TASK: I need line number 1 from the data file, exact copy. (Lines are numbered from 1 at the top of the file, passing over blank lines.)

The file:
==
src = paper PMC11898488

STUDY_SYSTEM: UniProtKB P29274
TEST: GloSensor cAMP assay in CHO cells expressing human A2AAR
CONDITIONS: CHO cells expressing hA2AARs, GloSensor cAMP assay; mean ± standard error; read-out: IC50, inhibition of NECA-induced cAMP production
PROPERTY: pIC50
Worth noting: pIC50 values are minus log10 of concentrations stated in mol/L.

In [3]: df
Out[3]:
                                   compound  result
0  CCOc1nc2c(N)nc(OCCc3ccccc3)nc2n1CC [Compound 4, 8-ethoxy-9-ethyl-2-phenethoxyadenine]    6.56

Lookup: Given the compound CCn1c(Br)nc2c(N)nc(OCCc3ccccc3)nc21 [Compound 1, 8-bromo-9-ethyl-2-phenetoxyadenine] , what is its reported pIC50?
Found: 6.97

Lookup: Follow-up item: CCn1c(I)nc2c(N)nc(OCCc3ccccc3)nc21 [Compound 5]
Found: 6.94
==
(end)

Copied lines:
src = paper PMC11898488